WASHINGTON –Matthew Stitt-Johnson, 31, of Washington, D.C., pleaded guilty today to two counts of sexual exploitation of a minor and one count of second-degree child sexual abuse with aggravating circumstances for abusing three minor children.
The announcement was made by U.S. Attorney Matthew M. Graves, Wayne A. Jacobs, Special Agent in Charge of the FBI Washington Field Office Criminal Division, and Robert J. Contee III, Chief of the Metropolitan Police Department (MPD).
Stitt-Johnson pleaded guilty in the U.S. District Court for the District of Columbia. The Honorable Jia M. Cobb scheduled sentencing for Jan. 25, 2023. Stitt-Johnson faces a minimum sentence of 15 years in prison and a maximum sentence of 68 ½ years.
According to the government’s evidence, Stitt-Johnson sexually abused three children, an eight-year-old, a five-year-old, and an eight-month-old infant, between 2015 and 2020. Stitt-Johnson took videos of his sexual abuse of the five-year-old child and the eight-month-old infant. While the five-year-old and her sister reported the abuse to their mother, the abuse was not reported to law enforcement agencies. In 2021, law enforcement officers received a tip that Stitt-Johnson downloaded child pornography from a cloud-based service and subsequently executed a search warrant on his home, recovering two cell phones belonging to Stitt-Johnson.
Videos depicting the sexual abuse of the five-year-old victim and eight-month-old victim were discovered in his cell phones, along with 13,000 images of child pornography. Stitt-Johnson distributed the images of his sexual abuse of children in Internet forums dedicated to trading child pornography, particularly trading images of the rape and torture of infants and toddlers, and actively sought out and distributed other child pornography images over a two-year period.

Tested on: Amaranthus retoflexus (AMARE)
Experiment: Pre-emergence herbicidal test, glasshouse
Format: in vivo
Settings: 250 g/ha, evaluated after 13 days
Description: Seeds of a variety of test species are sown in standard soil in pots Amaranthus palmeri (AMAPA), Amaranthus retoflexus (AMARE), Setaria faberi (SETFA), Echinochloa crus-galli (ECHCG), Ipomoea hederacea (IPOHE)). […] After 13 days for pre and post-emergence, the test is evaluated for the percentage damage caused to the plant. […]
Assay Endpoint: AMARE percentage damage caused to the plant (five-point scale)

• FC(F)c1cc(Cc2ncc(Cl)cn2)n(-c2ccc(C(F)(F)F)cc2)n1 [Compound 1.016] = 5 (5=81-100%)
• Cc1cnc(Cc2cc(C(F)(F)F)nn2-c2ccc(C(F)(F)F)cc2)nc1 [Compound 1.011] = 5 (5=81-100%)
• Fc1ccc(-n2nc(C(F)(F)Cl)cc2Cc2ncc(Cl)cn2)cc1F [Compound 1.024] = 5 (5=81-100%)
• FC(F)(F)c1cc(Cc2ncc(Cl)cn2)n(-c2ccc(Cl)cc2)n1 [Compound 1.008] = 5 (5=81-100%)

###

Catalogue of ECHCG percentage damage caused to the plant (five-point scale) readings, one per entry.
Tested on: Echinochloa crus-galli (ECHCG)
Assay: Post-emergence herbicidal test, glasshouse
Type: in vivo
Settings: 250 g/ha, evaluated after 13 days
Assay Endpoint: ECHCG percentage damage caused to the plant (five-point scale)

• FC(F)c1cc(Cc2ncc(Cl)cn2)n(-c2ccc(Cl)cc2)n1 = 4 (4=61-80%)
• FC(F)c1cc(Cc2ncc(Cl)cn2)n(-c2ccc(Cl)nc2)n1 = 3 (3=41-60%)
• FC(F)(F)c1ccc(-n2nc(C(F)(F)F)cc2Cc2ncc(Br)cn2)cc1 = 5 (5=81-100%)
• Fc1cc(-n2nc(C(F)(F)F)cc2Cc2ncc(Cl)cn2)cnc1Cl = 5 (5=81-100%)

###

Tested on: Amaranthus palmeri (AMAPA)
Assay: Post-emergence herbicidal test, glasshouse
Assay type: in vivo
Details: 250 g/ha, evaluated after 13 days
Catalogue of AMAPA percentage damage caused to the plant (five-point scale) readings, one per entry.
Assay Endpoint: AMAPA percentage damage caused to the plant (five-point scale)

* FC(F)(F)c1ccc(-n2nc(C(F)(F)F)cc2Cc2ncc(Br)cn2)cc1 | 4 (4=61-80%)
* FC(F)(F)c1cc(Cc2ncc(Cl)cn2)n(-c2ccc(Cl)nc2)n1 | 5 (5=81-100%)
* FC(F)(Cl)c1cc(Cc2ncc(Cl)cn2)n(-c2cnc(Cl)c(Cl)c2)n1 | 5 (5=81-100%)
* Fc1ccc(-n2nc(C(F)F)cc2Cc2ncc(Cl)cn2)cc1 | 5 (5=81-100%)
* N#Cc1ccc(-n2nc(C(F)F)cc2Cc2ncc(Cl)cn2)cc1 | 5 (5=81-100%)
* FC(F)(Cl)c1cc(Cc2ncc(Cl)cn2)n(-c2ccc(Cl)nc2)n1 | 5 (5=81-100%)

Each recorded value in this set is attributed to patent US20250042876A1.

Stitt-Johnson was arrested on Dec. 17, 2021. He has been in custody since.
This case was investigated by the FBI Washington Field Office’s Child Exploitation and Human Trafficking Task Force. The task force is composed of FBI agents, along with other federal agents and detectives from northern Virginia and the District of Columbia. The task force is charged with investigating and bringing federal charges against individuals engaged in the exploitation of children and those engaged in human trafficking.
This case was brought as part of the Department of Justice’s Project Safe Childhood initiative. In February 2006, the Attorney General created Project Safe Childhood, a nationwide initiative designed to protect children from online exploitation and abuse. Led by the U.S. Attorney’s Offices, Project Safe Childhood marshals federal, state, and local resources to better locate, apprehend, and prosecute individuals who exploit children via the Internet, as well as identify and rescue victims. For more information about Project Safe Childhood, please visit www.projectsafechildhood.gov.
In announcing the plea, U.S. Attorney Graves, Special Agent in Charge Jacobs, and Chief Contee commended the work of those who investigated the case from FBI Child Exploitation and Human Trafficking Task Force, as well as MPD’s Youth and Family Services Division (YFSD), Internet Crimes Against Children Unit. They also expressed appreciation for the efforts of those who handled the case for the U.S. Attorney’s Office, including Paralegal Specialists Alexis Spencer-Anderson and Daniel Haines, Victim/Witness Advocates Yvonne Bryant and Tracy Owusu, and Assistant U.S. Attorneys Robert Platt and Janani Iyengar.